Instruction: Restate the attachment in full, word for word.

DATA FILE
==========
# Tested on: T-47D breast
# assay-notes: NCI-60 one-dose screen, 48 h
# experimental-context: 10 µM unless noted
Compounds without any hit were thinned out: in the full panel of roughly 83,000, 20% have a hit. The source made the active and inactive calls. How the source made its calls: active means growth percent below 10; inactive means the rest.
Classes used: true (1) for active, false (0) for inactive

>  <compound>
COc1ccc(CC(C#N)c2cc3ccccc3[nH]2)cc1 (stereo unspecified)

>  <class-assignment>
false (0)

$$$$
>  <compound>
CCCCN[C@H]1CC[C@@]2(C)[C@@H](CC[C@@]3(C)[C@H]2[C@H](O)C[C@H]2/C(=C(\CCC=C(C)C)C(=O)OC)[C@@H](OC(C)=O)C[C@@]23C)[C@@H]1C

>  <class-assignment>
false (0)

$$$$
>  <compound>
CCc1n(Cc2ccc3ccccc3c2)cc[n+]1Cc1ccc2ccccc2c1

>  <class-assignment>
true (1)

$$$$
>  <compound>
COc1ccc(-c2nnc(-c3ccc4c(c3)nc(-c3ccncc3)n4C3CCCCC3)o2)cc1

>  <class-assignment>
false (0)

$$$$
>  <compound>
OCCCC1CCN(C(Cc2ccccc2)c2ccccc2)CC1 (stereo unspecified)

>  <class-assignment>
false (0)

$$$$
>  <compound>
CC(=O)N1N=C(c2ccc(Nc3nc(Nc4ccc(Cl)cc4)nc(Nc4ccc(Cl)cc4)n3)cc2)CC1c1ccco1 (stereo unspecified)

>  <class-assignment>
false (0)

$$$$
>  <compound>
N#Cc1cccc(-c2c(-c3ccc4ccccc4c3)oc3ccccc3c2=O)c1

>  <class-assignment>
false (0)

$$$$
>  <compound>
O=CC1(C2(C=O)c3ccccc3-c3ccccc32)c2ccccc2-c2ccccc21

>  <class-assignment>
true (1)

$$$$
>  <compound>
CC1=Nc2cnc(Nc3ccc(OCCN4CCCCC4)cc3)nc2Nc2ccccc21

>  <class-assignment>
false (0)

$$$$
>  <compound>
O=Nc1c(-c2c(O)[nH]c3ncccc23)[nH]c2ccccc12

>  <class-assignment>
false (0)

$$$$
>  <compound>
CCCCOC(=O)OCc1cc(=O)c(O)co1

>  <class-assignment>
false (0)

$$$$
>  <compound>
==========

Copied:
# Tested on: T-47D breast
# assay-notes: NCI-60 one-dose screen, 48 h
# experimental-context: 10 µM unless noted
Compounds without any hit were thinned out: in the full panel of roughly 83,000, 20% have a hit. The source made the active and inactive calls. How the source made its calls: active means growth percent below 10; inactive means the rest.
Classes used: true (1) for active, false (0) for inactive

>  <compound>
COc1ccc(CC(C#N)c2cc3ccccc3[nH]2)cc1 (stereo unspecified)

>  <class-assignment>
false (0)

$$$$
>  <compound>
CCCCN[C@H]1CC[C@@]2(C)[C@@H](CC[C@@]3(C)[C@H]2[C@H](O)C[C@H]2/C(=C(\CCC=C(C)C)C(=O)OC)[C@@H](OC(C)=O)C[C@@]23C)[C@@H]1C

>  <class-assignment>
false (0)

$$$$
>  <compound>
CCc1n(Cc2ccc3ccccc3c2)cc[n+]1Cc1ccc2ccccc2c1

>  <class-assignment>
true (1)

$$$$
>  <compound>
COc1ccc(-c2nnc(-c3ccc4c(c3)nc(-c3ccncc3)n4C3CCCCC3)o2)cc1

>  <class-assignment>
false (0)

$$$$
>  <compound>
OCCCC1CCN(C(Cc2ccccc2)c2ccccc2)CC1 (stereo unspecified)

>  <class-assignment>
false (0)

$$$$
>  <compound>
CC(=O)N1N=C(c2ccc(Nc3nc(Nc4ccc(Cl)cc4)nc(Nc4ccc(Cl)cc4)n3)cc2)CC1c1ccco1 (stereo unspecified)

>  <class-assignment>
false (0)

$$$$
>  <compound>
N#Cc1cccc(-c2c(-c3ccc4ccccc4c3)oc3ccccc3c2=O)c1

>  <class-assignment>
false (0)

$$$$
>  <compound>
O=CC1(C2(C=O)c3ccccc3-c3ccccc32)c2ccccc2-c2ccccc21

>  <class-assignment>
true (1)

$$$$
>  <compound>
CC1=Nc2cnc(Nc3ccc(OCCN4CCCCC4)cc3)nc2Nc2ccccc21

>  <class-assignment>
false (0)

$$$$
>  <compound>
O=Nc1c(-c2c(O)[nH]c3ncccc23)[nH]c2ccccc12

>  <class-assignment>
false (0)

$$$$
>  <compound>
CCCCOC(=O)OCc1cc(=O)c(O)co1

>  <class-assignment>
false (0)

$$$$
>  <compound>